Every day since the 12th of February has been hard. Some have just been harder than others. This week has been full of the harder days. Monday was awful. After my doctors appointment and after the facebook fiasco I felt as though everything had happened yesterday. Any progress I had made forward was gone. I spent all of Monday night curled on the couch crying and and feeling sorry for myself. I hope with everything inside of me that that moment was my final rock bottom. I can’t possibly imagine going lower – but then again I’ve thought that several times over the past three months. I have been repeatedly kicked in the face. Broken and beaten.
Tuesday morning I crawled out of bed a rumpled mess, my eyes were swollen and my throat was sore from crying all night long. But I had a job to do. If I’m to make my little girlie a big sister I have to lose the weight. Even if I don’t agree with my doctor. I went back to Empowering You. The place that helped me do this in 2010
Back then it wasn’t about a number. I have always struggled with my weight and my self image my entire life (much like every girl). After spending my teenaged years fluctuating my weight and losing weight in the most unhealthy ays possible, when I went to Empowering You in 2010 it wasn’t about the number on the scale anymore. It was about feeling better about myself. It was about feeling comfortable in my own skin and being able to walk into any store and be able to buy clothes at my will. And I got to that point. Not with pills, or supplements or special foods. I never looked at the number on the scale. I had no idea how much I weighed. And I was happy. (And I need to thank the amazing Brenda Barry, the owner of EY for that, and for giving me some hope on Tuesday.)
My doctor has stolen that attitude from me because she’s made it about the archaic concept of BMI. Despite the fact that I could lift my doctor over my head, my muscle mass seemingly plays no role in the equation. Height and weight. That’s all she cares about. You’d be shocked to know how much I weigh. I’m seemingly dense, imore ways than one. But she’s made it about a number on a scale. She’s made it my personal vendetta. As of Tuesday I had 47lbs to lose. As of yesterday I have 43lbs to lose. 4lbs gone and 4lbs closer to shoving it in her face.
And I hate that it’s not about how I feel anymore. I hate that it’s only about that number for me. But I have nothing else to focus on. My dead baby girl who I love more than anything on this earth. And a number on a damn scale. This is what my life has become. And it hurts more than anything.
In this new life I am living, I go out into the world everyday and do my “supposed to’s”. I’ve resolved to get out of bed every morning (well mostly every morning, some mornings I just can’t), get showered and dressed and face the day. I try to accomplish something every day, despite the anxiety and the crushing grief, I face the day. Sometimes I stop in my tracks because reality hits me like a ton of bricks. I’ll see a mother with her children, or a pregnant lady at the store. Sometimes I’ll just remember something that happened the night I was in labour but had completely forgotten. Like today, out of no where I remembered that I had thrown up twice overnight while I was in labour. I have no idea why I remembered that, but the reality of it slapped me across the cheek and I can still feel the sting. But everywhere I go there is this background music in my head, every conversation I have I hear it, every person I am with, I wonder do they know? It never stops.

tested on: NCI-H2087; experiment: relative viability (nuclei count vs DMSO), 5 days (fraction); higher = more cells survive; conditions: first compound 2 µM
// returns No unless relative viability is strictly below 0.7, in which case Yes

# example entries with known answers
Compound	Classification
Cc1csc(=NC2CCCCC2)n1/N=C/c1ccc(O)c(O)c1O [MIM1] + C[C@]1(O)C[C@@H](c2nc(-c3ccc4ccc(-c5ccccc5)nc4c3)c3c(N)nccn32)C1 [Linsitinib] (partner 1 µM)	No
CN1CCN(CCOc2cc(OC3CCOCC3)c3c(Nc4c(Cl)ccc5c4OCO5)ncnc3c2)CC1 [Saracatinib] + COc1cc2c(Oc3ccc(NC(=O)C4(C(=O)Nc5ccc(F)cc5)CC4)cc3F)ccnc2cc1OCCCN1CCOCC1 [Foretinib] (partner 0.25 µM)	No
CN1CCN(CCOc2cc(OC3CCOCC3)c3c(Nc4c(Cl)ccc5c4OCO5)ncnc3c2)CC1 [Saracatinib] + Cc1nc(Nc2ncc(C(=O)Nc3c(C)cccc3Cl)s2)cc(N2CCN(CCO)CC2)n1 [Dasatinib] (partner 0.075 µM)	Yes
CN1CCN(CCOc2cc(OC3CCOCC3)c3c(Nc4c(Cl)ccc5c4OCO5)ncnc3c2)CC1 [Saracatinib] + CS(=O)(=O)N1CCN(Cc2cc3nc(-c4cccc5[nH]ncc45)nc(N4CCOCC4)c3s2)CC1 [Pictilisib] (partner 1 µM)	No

“Can you see that my baby is dead?”
I look like I just had a baby. I have that telltale pooch in my tummy (not to mention my massive chest). I’ve never been one to feel particularly comfortable in my body. Truth be told, I have hated my body my whole life. I have always suffered from somewhat low self esteem when it comes to my physical appearance. I’ve never felt beautiful, not even pretty. I’ve almost always been overweight, save for the year before I became pregnant when I had actually lost enough weight to finally feel comfortable in my own skin. And now my body, my physical appearance, serves as a constant reminder of losing my daughter. I lost her and I lost all of the hard work I put into trying to accept my body again. Now when I look in the mirror all I see is failure and self loathing.
One of the things I am struggling with quite a bit now is the loss of who I was before Everlee died. I look at pictures of myself taken in the days and weeks before we lost her and I don’t even recognize that person. There’s one in particular that haunts me. A picture taken at Christmas, about six weeks before Everlee died. We were in front of the christmas tree and in the picture I am laughing. I am looking somewhere just beyond the camera lens. I look at this picture over and over. The woman I see there is content. I see her, smiling and confident, and feel an odd sense of detachment. I stare into my own eyes looking for clues- clues to what I’m not really sure; maybe some foreshadowing of the nightmare that will shortly begin, maybe some answer to how I will continue to survive. I envy her, but also pity her- she has no idea what’s coming.